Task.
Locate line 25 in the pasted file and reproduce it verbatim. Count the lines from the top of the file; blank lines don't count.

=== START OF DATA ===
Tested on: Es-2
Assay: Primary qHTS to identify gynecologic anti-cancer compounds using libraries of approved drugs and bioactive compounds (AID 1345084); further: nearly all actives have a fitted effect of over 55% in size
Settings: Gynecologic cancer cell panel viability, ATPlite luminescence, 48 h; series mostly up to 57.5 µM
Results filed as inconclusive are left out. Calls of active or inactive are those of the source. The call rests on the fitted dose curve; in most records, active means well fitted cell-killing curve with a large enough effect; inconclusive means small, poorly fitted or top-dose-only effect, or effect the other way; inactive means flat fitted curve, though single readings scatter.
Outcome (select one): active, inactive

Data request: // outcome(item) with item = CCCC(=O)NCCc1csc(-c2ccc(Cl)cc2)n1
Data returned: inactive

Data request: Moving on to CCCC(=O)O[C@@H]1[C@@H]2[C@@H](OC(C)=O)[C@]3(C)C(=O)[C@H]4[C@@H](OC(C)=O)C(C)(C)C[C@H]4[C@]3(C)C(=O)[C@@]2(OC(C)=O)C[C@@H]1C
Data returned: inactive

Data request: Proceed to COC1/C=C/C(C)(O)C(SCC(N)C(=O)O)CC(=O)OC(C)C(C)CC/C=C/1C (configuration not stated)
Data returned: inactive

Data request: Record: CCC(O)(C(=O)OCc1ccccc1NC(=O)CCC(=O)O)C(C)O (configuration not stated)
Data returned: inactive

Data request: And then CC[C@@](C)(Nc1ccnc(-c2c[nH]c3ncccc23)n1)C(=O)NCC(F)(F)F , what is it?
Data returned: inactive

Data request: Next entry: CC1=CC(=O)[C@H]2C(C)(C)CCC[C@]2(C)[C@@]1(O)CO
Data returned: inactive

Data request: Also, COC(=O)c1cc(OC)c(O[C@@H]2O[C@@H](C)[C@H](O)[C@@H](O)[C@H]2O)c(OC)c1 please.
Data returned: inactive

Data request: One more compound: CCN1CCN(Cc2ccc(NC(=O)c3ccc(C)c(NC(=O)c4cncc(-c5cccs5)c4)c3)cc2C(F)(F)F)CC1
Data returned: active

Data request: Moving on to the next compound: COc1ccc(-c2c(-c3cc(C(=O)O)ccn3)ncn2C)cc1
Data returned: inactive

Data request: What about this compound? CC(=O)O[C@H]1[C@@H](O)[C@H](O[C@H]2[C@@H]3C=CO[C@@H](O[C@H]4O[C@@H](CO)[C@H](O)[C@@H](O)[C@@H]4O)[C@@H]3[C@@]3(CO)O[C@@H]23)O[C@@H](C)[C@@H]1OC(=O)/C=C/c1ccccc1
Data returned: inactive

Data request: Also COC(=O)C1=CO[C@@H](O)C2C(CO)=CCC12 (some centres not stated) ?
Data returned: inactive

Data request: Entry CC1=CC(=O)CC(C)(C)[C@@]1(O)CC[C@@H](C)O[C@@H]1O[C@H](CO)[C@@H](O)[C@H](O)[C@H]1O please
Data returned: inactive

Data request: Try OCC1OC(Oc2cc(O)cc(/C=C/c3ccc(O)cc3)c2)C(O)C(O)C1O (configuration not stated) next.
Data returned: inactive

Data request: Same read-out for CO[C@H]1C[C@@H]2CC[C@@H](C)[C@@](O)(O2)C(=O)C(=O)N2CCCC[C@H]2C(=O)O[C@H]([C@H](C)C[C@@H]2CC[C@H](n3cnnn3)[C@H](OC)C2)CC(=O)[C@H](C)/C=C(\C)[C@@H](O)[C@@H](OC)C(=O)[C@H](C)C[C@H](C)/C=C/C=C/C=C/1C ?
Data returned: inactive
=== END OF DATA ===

Data returned: inactive